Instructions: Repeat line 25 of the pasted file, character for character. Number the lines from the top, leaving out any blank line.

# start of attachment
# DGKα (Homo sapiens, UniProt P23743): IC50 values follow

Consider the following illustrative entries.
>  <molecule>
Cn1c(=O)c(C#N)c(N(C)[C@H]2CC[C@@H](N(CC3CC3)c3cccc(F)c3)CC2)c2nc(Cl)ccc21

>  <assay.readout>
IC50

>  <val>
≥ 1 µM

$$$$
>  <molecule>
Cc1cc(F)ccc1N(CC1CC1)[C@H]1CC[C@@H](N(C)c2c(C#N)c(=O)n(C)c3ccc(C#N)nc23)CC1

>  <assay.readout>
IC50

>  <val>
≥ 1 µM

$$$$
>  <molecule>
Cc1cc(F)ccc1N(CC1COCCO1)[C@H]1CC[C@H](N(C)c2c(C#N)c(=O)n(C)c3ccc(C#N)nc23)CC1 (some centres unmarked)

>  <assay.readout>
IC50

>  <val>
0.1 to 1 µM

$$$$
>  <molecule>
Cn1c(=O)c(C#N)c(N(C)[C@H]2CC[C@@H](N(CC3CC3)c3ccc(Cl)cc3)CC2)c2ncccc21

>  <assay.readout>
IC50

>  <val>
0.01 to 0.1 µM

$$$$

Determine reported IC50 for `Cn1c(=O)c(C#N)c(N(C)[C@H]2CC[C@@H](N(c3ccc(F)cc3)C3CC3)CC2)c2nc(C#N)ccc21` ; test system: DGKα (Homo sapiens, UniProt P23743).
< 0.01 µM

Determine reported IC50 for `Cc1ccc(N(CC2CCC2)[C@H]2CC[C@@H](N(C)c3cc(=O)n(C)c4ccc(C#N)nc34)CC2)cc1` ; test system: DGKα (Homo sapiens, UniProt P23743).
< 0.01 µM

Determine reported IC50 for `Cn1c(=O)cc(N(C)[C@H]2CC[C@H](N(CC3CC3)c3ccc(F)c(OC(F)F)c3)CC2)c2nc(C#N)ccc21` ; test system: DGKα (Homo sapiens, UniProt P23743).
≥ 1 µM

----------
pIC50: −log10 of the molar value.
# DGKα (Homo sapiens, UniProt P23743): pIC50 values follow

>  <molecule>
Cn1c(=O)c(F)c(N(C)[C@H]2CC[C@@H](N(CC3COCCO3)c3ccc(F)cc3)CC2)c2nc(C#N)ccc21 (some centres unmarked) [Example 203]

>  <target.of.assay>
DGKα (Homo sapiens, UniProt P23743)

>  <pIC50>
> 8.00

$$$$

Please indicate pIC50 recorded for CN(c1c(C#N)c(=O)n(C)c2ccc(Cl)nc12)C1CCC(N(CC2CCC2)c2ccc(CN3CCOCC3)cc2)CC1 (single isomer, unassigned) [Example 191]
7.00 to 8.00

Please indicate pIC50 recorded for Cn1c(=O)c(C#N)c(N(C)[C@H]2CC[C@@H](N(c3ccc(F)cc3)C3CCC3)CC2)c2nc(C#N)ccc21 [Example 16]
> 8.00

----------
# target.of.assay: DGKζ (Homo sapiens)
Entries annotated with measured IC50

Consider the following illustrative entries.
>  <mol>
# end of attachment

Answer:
Cn1c(=O)c(C#N)c(N(C)[C@H]2CC[C@@H](N(CC3CC3)c3ccc(Cl)cc3)CC2)c2ncccc21